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President Trump is Right to Protect American Oil.

U.S. POLITICS

President Trump is Right to Protect American Oil.

As the energy industry goes, so does the entire economy.

We are witnessing the collapse of the American energy industry. And this is what Congresswoman Alexandria Ocasio-Cortez celebrated in her now-deleted tweet “you absolutely love to see it,” demonstrating the value of an economics degree today.

Of course, those in “big oil” are accustomed to the hate. Bernie Sanders, for years, has talked about the oil industry putting “profits over people” (a favorite catchphrase of his, used for basically every industry). Even the presumptive Democratic frontrunner for 2020, former Vice President Joe Biden, has said he wants to put oil executives in jail “for what they have done.”

But this kind of hyperbolic rhetoric is a luxury right now.

See, life in America is good. Even Alexandria Ocasio Cortez knows this. A year ago, during the polar vortex, she was cutting up vegetables during an Instagram video while decrying climate change and blasting the energy industry. All the while, she was too aloof, too indifferent, too stupid—or a combination of all three—to recognize the heat, the electricity, the app, the phone, the food are only possible because of inexpensive fossil fuels.

Gas is cheap! Yes, it is, but it shouldn’t take much of an IQ or a degree in economics to grasp that if gas is cheaper than milk, something is wrong. Something terrible is about to happen.

The bottom line is: if the energy industry goes, so will the entire economy.

Cheap gas.

Cheap gas prices.

THE TRUE COST OF CHEAP GAS

If you are an E&P Company (exploration and production), you are not so much worried about today, as you are petrified about tomorrow.

The drilling planned for next month? It’s canceled. The contracts for the third and fourth quarters? Also canceled. The land permits from the Bureau of Land Management you were planning to bid on? You guessed it, canceled.

The drilling planned for next month? It’s canceled. The contracts for the third and fourth quarters? Also canceled. The land permits from the Bureau of Land Management you were planning to bid on? You guessed it, canceled. In FY-2018, the Bureau of Land Management generated $105 billion in economic activity on land it leases to the energy sector. That’s when oil was profitable. Now? That future is on hold.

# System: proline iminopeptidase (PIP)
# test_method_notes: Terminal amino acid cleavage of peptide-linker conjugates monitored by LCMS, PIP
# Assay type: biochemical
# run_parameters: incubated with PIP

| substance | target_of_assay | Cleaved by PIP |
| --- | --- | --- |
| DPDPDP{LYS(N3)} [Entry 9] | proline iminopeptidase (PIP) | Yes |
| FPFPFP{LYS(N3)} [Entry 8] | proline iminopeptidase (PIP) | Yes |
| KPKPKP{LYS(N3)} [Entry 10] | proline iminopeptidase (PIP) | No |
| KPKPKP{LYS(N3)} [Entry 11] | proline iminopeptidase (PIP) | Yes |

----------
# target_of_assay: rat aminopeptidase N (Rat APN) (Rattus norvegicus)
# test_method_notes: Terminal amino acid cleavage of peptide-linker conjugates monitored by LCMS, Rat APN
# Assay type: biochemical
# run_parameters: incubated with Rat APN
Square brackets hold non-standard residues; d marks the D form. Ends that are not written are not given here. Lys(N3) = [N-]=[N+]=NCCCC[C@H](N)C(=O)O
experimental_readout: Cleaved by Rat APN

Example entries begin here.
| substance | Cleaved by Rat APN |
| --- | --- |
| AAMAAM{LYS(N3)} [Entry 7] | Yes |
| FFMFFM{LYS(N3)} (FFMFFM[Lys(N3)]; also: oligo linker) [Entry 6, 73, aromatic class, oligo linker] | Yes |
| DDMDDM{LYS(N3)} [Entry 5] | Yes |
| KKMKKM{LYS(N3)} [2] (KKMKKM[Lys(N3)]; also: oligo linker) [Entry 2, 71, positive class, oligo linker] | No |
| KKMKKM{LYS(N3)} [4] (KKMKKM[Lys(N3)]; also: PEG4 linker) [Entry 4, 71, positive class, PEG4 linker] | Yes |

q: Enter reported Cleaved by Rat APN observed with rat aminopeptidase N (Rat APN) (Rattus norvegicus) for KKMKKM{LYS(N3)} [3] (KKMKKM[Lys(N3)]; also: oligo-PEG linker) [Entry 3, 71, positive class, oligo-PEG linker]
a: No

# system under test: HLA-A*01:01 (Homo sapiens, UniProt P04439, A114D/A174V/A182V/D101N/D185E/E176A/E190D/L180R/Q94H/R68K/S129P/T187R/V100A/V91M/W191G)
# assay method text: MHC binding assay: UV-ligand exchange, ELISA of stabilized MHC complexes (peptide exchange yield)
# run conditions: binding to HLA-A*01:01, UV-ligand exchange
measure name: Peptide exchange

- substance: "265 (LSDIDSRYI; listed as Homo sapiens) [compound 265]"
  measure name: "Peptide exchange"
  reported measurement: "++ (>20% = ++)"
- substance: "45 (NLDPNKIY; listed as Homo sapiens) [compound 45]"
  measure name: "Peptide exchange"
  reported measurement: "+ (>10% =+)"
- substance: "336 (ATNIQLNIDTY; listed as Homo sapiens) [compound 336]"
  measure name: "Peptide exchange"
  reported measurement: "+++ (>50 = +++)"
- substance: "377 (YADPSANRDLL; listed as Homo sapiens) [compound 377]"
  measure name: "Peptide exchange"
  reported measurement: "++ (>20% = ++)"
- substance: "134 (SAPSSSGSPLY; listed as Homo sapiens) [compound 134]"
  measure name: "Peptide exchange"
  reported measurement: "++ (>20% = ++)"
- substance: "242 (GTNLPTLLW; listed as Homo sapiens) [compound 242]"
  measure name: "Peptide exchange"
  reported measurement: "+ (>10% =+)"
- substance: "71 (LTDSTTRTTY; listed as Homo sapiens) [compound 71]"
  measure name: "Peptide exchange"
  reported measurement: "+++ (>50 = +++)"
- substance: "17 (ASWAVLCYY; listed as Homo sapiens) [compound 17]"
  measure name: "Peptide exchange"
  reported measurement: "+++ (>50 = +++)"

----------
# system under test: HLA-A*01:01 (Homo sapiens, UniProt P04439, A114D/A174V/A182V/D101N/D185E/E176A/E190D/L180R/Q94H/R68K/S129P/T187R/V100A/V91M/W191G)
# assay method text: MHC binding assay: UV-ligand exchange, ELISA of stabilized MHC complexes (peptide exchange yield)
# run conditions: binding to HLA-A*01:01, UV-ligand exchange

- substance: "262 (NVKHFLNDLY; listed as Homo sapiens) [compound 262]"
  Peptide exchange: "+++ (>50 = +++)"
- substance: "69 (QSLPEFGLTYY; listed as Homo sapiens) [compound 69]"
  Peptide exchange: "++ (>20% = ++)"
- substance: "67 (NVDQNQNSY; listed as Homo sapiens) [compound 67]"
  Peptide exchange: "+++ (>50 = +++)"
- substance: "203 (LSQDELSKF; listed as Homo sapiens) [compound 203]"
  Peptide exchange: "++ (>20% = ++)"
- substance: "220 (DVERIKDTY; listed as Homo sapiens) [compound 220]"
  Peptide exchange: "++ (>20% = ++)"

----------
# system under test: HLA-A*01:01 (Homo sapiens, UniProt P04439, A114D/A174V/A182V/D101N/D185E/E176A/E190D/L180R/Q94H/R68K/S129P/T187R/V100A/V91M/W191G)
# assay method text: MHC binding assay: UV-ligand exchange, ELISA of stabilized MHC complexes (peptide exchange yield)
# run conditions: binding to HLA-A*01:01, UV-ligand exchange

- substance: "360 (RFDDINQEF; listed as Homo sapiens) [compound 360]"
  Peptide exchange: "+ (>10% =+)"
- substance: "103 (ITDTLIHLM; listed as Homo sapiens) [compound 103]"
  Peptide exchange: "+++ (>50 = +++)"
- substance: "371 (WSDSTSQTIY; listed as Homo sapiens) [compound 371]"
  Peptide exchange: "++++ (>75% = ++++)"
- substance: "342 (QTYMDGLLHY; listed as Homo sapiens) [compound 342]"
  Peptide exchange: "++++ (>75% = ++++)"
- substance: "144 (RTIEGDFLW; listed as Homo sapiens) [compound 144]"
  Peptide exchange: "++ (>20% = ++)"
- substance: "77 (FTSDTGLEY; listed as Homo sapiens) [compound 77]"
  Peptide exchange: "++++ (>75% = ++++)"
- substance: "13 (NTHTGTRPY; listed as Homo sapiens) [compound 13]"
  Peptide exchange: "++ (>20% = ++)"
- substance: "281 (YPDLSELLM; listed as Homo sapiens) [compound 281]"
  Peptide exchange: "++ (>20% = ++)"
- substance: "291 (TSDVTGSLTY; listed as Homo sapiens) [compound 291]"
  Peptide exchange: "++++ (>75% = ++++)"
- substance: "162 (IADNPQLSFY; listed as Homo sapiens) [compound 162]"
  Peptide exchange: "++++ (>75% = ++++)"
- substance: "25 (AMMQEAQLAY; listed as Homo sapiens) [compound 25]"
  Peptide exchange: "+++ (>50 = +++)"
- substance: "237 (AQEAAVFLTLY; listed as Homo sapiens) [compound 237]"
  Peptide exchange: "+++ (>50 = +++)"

When the economy turns back on, so will demand for oil—the transportation and industrial sectors make up more than 90% of American oil consumption. They will come back online, planes will fly, people will commute to work, and we will return to regular oil consumption.

But our current supply—rather our current “oversupply,” caused by the mandatory economic shutdown and social distancing, that’s driving the prices into negatives—that stock will rapidly deplete when the economy is back to normal. Then what?

America, just ten years ago, imported 12 million barrels of oil per day. (Much of that was purchased from Saudi Arabia and Russia—and they’re desperate to have that market back). As of April 2019, however, U.S. crude oil production totaled 12.2 million barrels per day—making it the world’s largest oil producer.

So, while in the short term, American gas is cheap for us, it is unprofitable for U.S. oil companies, and all future exploration and drilling has effectively stopped.  And without that future stock of domestic oil, we will have to rely on a return to imports when the economy is back to full strength.

When this domestic power source is gone, the U.S. economy will be reduced to a sort of European Union-style malaise. Citizens of the EU pay twice what we do for electricity, and three times for gas, because of Brussels-imposed “green” mandates and taxes. And, importantly, because they don’t produce their own oil.  They are at the mercy of the global markets.

In short: the current crisis is economically bad, now, but looks to be even worse tomorrow.

Commuting in NYC.

Commuting in NYC.

JEOPARDIZING AMERICA’S FUTURE

This is America’s future. Commuting to work will cost more. Factories will be more expensive to run, meaning goods cost more. Expensive transportation will drive prices even higher. Food will cost more. Life will cost more.

Much is on the line. Politics and war. Economics and autonomy. American independence.

This is what we are risking if we lose energy independence or, as President Trump likes to call it, “Energy Dominance.”  We lose our quality of life and open ourselves up to tremendous international pressure from countries like Saudi Arabia and Russia after a difficult decade of reducing our dependence on them.

President Trump is aware.  He has ordered the purchase of oil for the strategic reserves, and this executive action is a good first step in supporting the industry.  He has other policy levers available to him: he could also impose tariffs, or better yet, ban the import of foreign oil entirely. The President has already stemmed the flow of immigration, understanding that the influx of cheap labor in the United States will undercut the entire labor market. The concept is the same.

Much is on the line. Politics and war. Economics and autonomy. American independence.

And then, of course, there are the people—the more than ten million men and women in rural parts of this country where energy jobs are the lifeblood of the community. We need to protect them, protect their communities, protect their homes from foreclosure, and their towns from bankruptcy.  And we need to keep them going for tomorrow.

Written By

Daniel Turner is the founder and executive director of Power The Future, a national nonprofit organization that advocates for American energy jobs. Contact him at daniel@powerthefuture.com and follow him on Twitter.

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